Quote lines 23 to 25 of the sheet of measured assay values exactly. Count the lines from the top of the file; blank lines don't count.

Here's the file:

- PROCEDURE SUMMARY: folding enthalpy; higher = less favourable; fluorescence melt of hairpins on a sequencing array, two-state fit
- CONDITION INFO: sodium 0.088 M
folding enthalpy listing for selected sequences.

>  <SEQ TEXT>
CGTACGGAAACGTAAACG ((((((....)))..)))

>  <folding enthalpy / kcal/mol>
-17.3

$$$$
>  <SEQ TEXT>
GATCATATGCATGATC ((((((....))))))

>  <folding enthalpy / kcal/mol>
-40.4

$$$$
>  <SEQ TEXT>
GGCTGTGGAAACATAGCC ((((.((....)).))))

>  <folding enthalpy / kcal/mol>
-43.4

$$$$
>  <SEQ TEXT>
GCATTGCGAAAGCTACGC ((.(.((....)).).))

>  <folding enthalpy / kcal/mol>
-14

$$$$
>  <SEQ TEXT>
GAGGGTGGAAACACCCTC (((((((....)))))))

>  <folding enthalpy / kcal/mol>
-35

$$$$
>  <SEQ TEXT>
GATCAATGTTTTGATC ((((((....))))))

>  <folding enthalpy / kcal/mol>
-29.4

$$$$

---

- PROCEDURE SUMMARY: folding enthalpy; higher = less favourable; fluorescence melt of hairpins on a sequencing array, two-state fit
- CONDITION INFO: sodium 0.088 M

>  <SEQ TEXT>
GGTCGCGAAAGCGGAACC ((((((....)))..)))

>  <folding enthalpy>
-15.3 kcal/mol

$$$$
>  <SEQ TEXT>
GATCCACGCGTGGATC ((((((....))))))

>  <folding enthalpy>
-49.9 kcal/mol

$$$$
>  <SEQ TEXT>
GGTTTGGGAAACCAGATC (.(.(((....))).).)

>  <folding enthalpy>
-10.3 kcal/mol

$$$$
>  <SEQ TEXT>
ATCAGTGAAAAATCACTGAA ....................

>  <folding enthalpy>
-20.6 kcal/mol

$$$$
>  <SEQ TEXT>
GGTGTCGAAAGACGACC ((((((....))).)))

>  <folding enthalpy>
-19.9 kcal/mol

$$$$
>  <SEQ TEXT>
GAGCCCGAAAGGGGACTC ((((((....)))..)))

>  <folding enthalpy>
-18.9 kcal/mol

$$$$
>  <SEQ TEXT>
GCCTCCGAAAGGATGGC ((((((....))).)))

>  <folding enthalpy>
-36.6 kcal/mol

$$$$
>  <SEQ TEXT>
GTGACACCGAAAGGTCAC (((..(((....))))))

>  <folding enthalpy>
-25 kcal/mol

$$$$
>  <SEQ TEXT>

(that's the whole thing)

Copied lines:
$$$$
>  <SEQ TEXT>
GAGGGTGGAAACACCCTC (((((((....)))))))